The Ballad of the Jack of Hearts

The song starts with a description of the festival.  A normal carnival, as normal as a carnival can be.  And then the Jack of Hearts is introduced.  A quotidian interaction with a passerby.  Then a scene change to a card game, introducing  Lily – the love interest.  And then in quick succession Big Jim – the king of goons, and Rosemary – his lady are brought into focus.

Then a passing interaction between Big Jim and Jack of Hearts.

Then the backstory.  Scratching under the surface of Rosemary & Big Jim’s supposed perfect arrangement.  And then there is shadowy reference to the hangman.  Nothing is described, but the presence of doom looms.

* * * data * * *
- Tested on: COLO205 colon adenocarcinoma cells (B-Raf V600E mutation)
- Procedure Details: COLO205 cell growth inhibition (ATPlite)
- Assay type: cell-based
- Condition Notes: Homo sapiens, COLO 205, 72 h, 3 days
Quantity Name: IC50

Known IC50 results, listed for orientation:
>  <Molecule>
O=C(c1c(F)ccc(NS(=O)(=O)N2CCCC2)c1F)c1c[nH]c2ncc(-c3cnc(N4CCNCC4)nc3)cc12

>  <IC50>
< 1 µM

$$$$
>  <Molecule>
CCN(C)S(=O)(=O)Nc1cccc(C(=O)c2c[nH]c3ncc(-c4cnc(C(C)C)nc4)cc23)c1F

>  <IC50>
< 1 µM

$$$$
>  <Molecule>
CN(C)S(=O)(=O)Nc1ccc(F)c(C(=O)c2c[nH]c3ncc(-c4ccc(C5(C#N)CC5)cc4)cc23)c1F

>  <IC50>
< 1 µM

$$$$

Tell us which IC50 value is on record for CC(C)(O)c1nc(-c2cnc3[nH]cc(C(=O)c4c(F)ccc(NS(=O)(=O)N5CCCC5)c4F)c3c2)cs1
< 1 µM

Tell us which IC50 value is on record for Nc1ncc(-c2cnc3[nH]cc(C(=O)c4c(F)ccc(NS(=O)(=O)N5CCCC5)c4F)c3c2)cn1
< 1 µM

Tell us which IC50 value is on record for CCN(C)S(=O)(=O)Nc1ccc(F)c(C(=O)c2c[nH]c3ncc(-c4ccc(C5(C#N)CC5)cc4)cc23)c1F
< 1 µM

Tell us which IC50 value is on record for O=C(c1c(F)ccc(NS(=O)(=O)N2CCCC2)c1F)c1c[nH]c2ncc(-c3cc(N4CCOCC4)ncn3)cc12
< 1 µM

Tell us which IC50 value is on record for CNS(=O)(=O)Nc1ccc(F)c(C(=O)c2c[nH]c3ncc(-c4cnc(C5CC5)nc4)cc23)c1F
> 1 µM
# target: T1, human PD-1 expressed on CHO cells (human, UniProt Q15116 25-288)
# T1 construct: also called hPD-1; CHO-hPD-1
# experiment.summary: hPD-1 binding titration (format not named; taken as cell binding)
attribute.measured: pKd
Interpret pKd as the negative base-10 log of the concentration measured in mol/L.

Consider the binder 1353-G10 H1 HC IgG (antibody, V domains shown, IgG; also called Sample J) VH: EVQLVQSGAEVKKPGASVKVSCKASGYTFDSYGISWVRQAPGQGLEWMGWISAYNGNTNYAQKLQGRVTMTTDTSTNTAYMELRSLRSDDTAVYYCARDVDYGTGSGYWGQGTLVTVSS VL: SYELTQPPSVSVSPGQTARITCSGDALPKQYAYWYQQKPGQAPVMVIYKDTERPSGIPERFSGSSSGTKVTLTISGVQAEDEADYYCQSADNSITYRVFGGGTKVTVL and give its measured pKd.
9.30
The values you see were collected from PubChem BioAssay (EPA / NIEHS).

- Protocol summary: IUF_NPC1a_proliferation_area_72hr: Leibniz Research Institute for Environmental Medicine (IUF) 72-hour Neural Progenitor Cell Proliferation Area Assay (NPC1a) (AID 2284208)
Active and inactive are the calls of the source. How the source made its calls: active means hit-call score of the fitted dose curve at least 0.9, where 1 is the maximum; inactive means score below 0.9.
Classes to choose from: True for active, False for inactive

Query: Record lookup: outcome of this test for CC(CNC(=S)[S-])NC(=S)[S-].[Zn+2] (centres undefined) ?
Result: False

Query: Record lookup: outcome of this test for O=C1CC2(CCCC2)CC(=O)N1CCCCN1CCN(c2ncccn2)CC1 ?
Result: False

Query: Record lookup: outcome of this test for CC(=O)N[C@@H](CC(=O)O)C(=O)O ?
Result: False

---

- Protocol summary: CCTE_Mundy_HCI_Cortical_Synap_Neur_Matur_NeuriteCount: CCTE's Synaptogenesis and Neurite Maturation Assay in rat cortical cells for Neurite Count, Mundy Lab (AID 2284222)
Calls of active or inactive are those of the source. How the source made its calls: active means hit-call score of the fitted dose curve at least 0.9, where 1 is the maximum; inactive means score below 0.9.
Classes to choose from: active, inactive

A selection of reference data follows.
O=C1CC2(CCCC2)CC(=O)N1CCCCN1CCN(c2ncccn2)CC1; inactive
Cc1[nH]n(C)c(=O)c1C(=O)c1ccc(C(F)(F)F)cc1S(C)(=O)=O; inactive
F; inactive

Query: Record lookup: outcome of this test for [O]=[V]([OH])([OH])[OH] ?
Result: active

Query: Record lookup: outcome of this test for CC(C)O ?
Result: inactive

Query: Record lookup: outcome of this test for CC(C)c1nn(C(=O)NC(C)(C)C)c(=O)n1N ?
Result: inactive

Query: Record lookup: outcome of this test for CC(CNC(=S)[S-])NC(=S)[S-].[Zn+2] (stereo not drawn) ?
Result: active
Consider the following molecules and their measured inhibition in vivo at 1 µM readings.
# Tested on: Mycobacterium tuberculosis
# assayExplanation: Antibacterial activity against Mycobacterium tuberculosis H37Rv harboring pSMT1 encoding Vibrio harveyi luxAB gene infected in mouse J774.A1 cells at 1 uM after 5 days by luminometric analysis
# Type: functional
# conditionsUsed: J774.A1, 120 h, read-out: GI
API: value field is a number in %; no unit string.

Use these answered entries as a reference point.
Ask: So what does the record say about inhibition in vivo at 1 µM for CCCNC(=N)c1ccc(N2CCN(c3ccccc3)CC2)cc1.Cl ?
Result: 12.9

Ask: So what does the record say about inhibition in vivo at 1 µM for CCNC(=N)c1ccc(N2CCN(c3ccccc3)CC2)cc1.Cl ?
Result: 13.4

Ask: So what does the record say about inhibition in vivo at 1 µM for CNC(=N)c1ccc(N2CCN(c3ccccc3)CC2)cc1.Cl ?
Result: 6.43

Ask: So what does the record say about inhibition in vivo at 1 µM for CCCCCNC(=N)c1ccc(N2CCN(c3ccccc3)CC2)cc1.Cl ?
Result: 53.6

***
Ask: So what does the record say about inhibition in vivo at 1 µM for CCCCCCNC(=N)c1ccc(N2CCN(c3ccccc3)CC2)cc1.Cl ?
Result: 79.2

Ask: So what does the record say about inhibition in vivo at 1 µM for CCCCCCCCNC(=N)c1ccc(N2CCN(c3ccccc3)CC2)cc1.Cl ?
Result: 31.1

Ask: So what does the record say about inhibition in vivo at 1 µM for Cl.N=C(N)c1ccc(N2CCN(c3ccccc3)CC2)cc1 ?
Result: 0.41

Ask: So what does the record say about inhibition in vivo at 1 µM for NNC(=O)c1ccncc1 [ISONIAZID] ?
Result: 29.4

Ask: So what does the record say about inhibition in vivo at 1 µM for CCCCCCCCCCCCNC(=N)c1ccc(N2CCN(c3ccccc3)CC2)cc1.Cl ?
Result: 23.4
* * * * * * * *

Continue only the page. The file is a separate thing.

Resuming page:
By this time the listener is hooked.. Homer or Scheherazade could not tell a tale better, or keep the reader engaged as well.

If this is not literature, I don’t know what is.
I don’t think this is just a win for Mr. Dylan.  I think it is a win for the Nobel Prize Committee.  Kudos on having the courage to give the prize for literature to a poet (who happens to be a musician).








The Transcontinental Journey Of Words: “Khaki” & “Sicario”

The first time I saw the State Farm Insurance ad on TV I laughed out loud.. “Khakis” has since become a running joke for me and my wife (and probably for thousands of other folks based in the US – Just do a simple Google search on “Jake from State Farm” and see the memes that pop up).


Recently something I read made me think about the origin of words; how they travel across the globe; and end up in the most non-obvious places.

Word #1:  Khaki